Reading East MP Matt Rodda tackles houses in multiple occupation

Matt Rodda, Katesgrove councillor and Reading East MP

Reading East MP Matt Rodda used the Houses in Multiple Occupation (HMO) debate in Westminster Hall on 21 March to ask the government about the national lack of affordable accommodation that has resulted in a proliferation of HMOs in Reading.

During the debate, MPs said that urban communities across the country had suffered from local authorities’ limited ability to manage HMO planning applications.

Matt Rodda said:

In my experience as a former councillor and an MP for a town in the country some way from London, the scale [of the proliferation of HMOs in urban Britain] is quite significant and might not be fully recognised by all colleagues. Some 28% [note 1] of the housing in Reading is now privately rented, and a significant proportion are HMOs.

We have a lot of Victorian and 1920s housing. We have a limited amount of street space for parking; it is not like a rural area, with driveways or land at the side of buildings. One of the big challenges that we face… is the sheer volume of cars generated by HMOs in what are already densely populated areas.

The second serious and practical problem is the large number of additional refuse bins that are created. A sudden change in the housing ownership on a quiet street can dramatically alter its appearance. It can be quite disturbing for local residents to suddenly see large numbers of new bins popping up in front gardens and large numbers of cars.

The other issue is that many small front gardens become overgrown and much less attractive. It can be quite a dramatic change for residents who are used to living in a settled urban environment and who are often from a range of age groups, from young couples and single people to elderly people to suddenly have a proliferation of very often temporary residents who are unable to stay in the area for long and, as a result, unfortunately unable to put down roots.

I would also like to speak up for the residents in HMOs and to consider things from their perspective, because part of the issue is the wider lack of housing supply in the country, particularly in hotspot areas.

Part of the problem is that there is just not enough affordable housing for young people and people moving into these areas. What we really need is more affordable housing to buy and more affordable council housing to rent. I urge the Government to look into this.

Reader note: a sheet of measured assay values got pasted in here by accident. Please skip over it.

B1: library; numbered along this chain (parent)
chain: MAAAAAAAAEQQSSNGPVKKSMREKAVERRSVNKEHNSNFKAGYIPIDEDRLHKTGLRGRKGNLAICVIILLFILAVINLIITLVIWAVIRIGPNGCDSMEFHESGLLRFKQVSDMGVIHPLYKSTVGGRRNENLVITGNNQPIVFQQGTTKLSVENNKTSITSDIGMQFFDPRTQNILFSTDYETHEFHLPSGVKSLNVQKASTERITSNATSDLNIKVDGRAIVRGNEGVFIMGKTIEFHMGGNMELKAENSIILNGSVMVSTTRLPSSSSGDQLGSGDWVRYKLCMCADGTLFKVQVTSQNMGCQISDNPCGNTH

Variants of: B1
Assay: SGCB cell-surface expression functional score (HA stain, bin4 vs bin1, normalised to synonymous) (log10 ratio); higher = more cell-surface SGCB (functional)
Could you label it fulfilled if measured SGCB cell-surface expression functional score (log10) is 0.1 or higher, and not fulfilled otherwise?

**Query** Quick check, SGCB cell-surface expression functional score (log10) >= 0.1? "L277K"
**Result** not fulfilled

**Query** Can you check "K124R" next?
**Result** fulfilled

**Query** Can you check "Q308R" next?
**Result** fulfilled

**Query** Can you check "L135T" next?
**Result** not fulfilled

Sourced from

For the government, the parliamentary under-secretary of state for housing, communities and local government, Heather Wheeler said:

HMOs play an important role in the private rented sector. They provide a cheaper alternative to other private rented accommodation and flexibility. However, they sometimes pose greater management challenges than single household accommodation. That is why mandatory licensing of HMOs was introduced in 2004 for properties with three or more storeys that are occupied by five or more people.

Since its introduction over a decade ago, it has been successful in raising standards and enabling local authorities to tackle overcrowded conditions and poor management practices. Significant growth in the private rented sector means that some smaller properties are being converted for use as HMOs. Those HMOs do not legally require a licence at the minute, and there are sometimes problems with standards. To address that, we are extending mandatory licensing, which we expect to come into force in October 2018.

I recognise that HMO accommodation can sometimes lead to problems for local residents who live in the vicinity. If there is a concentration of HMOs, the cumulative impact can affect neighbours’ amenities.

Where neighbours have concerns, they can alert the planning authority. It is then for the planning authority to determine whether the works are lawful, and if not what, if any, action to take.

Sourced from

Parts of Katesgrove and Redlands are covered by an article 4 direction which requires planning permission to be obtained for all HMO conversions.


[1] Matt Rodda’s press office said that this data is based on Reading Borough Council’s housing and homelessness page:

Key housing data for Reading from the 2011 census data shows:

66,445 dwellings in Reading

  • 10.7% – local authority owned
  • 6.1% – registered provider owned
  • 83.1% – privately owned.

62,869 households in Reading

  • owner occupier – 34,479 (54.8%)
  • shared ownership – 1,130 (1.8%)
  • local authority rented – 6,322 (10%)
  • registered provider rented – 3,920 (6.2%)
  • privately rented – 16,394 (26%)
  • living rent free – 624 (1%).

Mr Rodda’s press office said that they believe the private rented figure has increased to 28% since the 2011 date of these statistics.

The Office of National Statistics’ latest published data on house tenure in Reading also comes from the 2011 census, although it offers a different figure of 20.41% of households in Reading were privately rented in that year.

% households owned % households privately renting % households socially renting % other households
64.50 20.41 12.75 2.34
  1. Matt Rodda at and TheyWorkForYou
  2. ONS towns and cities analysis (2016, based on 2011 census data)
  3. Housing and homelessness (RBC)
  4. Centre for Cities (Reading)
  5. Houses in multiple occupation (HMOs) England and Wales (House of Commons briefing paper, 14 July 2017)
  6. The Town and Country Planning (Use Classes) Order 1987
  7. Town & Country Planning (General Permitted Development) Order 2015
  8. Article 4 direction and map for Katesgrove and Redlands
  9. Properties affected by article 4 directions in Reading
  10. Management of HMOs under the spotlight
  11. Management of HMOs – Planning committee to consider changes